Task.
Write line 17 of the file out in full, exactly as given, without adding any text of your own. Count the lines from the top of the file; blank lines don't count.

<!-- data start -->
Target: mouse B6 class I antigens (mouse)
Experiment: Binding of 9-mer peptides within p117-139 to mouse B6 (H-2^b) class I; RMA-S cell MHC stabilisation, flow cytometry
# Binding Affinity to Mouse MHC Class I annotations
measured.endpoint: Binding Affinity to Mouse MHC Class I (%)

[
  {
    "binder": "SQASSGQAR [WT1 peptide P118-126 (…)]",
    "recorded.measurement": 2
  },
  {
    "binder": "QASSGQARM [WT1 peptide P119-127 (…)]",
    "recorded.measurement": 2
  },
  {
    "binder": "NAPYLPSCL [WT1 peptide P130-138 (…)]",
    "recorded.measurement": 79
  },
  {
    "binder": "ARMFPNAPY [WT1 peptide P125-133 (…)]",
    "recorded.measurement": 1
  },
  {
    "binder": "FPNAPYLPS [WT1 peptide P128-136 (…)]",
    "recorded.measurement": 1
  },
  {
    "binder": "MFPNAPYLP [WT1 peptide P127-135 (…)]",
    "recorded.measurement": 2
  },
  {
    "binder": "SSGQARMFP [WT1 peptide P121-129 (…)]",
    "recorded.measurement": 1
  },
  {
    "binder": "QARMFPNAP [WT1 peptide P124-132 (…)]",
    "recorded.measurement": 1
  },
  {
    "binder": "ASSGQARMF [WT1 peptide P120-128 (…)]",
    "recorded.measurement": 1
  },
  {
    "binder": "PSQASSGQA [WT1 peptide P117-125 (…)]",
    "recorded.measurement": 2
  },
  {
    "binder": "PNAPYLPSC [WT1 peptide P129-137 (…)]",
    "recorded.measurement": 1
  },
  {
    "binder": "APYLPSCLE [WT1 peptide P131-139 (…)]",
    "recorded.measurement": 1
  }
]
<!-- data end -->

  },